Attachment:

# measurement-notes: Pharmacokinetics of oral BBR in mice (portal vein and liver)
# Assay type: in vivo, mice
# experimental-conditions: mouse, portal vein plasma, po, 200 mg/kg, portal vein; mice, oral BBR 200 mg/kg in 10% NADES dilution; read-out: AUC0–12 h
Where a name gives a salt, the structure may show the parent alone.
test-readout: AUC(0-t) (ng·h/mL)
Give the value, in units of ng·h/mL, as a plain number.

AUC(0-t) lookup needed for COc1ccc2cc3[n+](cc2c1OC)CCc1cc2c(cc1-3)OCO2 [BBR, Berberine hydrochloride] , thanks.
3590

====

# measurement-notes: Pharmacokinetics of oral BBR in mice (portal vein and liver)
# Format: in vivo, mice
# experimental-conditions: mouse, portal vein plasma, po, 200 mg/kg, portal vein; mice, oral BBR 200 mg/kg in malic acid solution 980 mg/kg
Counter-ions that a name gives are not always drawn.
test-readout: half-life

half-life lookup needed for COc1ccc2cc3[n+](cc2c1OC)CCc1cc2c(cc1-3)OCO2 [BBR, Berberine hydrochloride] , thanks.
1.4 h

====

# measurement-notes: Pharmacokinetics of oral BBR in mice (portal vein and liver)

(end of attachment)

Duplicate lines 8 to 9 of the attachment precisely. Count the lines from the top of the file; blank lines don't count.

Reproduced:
3590

====